Sunday, December 30, 2007

Audience on Our Side

Your audience wants you to be successful. As long as you have 50 or more people in the room, they'll laugh at your jokes, no matter how pathetic they are
(emphasis added, from Inc.com). I'm not sure the second sentence is true, but the first seems right. Earlier in the article are some good tips on avoiding air travel delays.

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Thursday, December 27, 2007

Writing for Writers

Over at Firedoglake, they've set up a way to easily write to the CEO's and executives in charge of your favorite show and express your point of view on the WGA strike.

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Sunday, December 16, 2007

WGA May Be Seeking New Deals

Only one thing though is certain. The longer the AMPTP corporations drag their feet, the more accelerated the Writers Guild's efforts to sign up major technology companies to produce TV series and movies for the Internet. (My understanding is they're already in early conversations with several major companies.) And when that happens - and eventually it will - the AMPTP corporations will find themselves in a new ballgame. Which is one more reason it would be insane for the AMPTP corporations to let this thing drag on
(emphasis added, from The Huffington Post).

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First Studio-Backed Broadband Film

In a radical departure from the traditional movie business model, Paramount Pictures Digital Entertainment and MTV New Media are co-producing Jackass 2.5, a sequel to its two-time boxoffice hit that will skip multiplexes entirely.
Instead, "2.5" will be offered online for free over a two-week span beginning Dec. 19 courtesy of Blockbuster and its new online property Movielink, which will exclusively host the 64-minute film during that period. The movie will be made available at blockbuster.jackassworld.com.
From there, the film will move on to different pay-per-view platforms including iTunes and DVD as part of a light-speed reinvention of the customary distribution-window chain. The domestic release strategy will be replicated internationally early next year, but with different distribution partners.
When all is said and done, "2.5" could end up a milestone in Hollywood's transition to digital media or an overly ambitious misstep
(from The Hollywood Reporter).

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Monday, December 10, 2007

Web is Unstruck

From tomorrow's LA Times:
The studios have little to lose by stonewalling, since it's all too clear that they can win any prolonged strike. Their pockets are too deep, their weaponry too strong. But at what cost? Even many studio supporters admit that squashing the WGA after a prolonged strike would be something of a pyrrhic victory. If network TV turns into a 24-hour reality TV and game show channel, it will simply accelerate the trend of young viewers deserting the tube for the Internet.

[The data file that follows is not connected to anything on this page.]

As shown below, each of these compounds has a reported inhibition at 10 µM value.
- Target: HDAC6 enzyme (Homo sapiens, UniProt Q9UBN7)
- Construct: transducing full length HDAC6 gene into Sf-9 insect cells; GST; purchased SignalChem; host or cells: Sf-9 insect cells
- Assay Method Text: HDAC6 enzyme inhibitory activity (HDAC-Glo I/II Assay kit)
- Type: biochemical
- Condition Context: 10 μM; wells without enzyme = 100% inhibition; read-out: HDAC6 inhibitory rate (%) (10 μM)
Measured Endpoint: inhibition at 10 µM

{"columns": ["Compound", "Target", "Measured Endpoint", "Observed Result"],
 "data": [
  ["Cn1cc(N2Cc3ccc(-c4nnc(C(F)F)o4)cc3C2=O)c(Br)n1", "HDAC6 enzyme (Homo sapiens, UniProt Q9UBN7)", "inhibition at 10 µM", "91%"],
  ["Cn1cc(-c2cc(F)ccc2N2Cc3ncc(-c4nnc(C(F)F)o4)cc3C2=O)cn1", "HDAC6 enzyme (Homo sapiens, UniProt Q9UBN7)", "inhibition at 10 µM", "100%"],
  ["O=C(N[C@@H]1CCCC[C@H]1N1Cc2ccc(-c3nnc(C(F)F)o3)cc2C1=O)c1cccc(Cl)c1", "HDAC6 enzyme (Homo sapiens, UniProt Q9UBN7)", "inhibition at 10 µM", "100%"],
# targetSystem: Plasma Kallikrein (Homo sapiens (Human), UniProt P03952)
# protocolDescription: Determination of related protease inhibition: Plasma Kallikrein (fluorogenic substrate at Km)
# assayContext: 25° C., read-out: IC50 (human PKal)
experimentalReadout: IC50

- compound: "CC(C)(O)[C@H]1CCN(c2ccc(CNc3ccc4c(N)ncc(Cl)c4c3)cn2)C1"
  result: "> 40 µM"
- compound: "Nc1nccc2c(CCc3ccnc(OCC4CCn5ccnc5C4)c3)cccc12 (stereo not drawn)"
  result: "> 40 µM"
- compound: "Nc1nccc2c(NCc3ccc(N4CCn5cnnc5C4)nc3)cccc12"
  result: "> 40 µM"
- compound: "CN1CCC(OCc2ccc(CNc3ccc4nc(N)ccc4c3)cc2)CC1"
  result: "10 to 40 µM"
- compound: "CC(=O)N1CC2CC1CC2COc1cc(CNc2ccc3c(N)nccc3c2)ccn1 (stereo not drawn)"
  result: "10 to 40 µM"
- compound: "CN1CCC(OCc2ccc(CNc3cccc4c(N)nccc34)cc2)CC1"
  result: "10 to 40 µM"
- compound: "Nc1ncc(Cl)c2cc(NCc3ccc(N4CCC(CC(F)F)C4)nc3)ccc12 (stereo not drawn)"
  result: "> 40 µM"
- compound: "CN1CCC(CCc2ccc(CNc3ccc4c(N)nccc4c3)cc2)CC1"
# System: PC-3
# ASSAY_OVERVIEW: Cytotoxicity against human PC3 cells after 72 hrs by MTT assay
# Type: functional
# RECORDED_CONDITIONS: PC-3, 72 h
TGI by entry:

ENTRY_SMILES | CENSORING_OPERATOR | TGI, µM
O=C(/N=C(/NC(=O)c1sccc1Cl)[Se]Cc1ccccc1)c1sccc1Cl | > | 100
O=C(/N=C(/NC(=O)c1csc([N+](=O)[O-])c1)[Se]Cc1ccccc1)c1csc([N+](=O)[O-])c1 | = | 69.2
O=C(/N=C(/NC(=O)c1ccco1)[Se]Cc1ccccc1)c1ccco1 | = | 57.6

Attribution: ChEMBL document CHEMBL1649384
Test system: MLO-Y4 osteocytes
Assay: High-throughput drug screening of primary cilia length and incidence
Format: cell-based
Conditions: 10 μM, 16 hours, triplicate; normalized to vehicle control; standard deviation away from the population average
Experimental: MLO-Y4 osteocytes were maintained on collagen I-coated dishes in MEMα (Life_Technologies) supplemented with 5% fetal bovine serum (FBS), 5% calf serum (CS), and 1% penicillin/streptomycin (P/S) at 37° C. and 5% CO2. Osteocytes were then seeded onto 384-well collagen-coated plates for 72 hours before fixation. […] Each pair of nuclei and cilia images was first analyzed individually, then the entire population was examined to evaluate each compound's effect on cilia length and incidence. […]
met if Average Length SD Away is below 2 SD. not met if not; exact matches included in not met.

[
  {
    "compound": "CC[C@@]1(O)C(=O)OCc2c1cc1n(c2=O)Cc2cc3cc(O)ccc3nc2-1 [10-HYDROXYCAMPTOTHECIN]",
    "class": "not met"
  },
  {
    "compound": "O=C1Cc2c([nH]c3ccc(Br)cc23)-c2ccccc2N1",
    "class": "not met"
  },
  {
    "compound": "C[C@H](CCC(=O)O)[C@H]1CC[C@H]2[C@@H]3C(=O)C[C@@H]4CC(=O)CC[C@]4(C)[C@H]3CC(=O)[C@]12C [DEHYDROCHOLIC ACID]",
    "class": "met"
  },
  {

For the writers, their best defense now is a good offense. As I've argued before, their future lies in becoming more entrepreneurial. This would also be good strategy for future strike negotiations. With the studios stuck churning out reality sludge, the barriers for entry for an outsider are lower than ever. What's to stop Google, Yahoo or Mark Cuban from striking a deal with a top TV show runner who has a proven ability to create characters and stories that would bring eyeballs to the Internet?
and the LA Times also wrote on Saturday:
With no fresh episodes, networks stand to lose tens of millions in ad revenue as they are forced to give free commercial time to sponsors to make up for a shortfall in ratings. They could also see a further exodus of disaffected younger viewers to the Internet and other forms of entertainment, eroding the networks' market share
(emphases added, from Los Angeles Times). This echoes two things Bob Fraser said in June (and had earlier said in 2005): the [TV] audience has left the building and the entertainment industry really belongs to the entrepreneurial artist.

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Thursday, December 06, 2007

SC Johnson Might Pull Ads in Support of WGA?

Recent rumor has it that SC Johnson - Glade advertising executives have been feeling the heat from the public to pull all advertising from networks. Although a formal statement has not been issued, with networks turning to reruns and reality programming to fill time slots, advertisers may begin pulling advertising.
Some ad execs have stated that if viewers stop watching, which is common with reruns, that they may not only pull ads, but request that studios reimburse them for ad moneys already allocated to networks
(from associatedcontent.com). I have an email into SC-Johnson asking for their comments.

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Saturday, December 01, 2007

Bean Counting

KCRW's Martini Shot podcast, by talented WGA member Rob Long, has been discussing the current strike, and in the most recent episode (Three-Bean Salad) discusses some possible economic realities of entertainment on the web.

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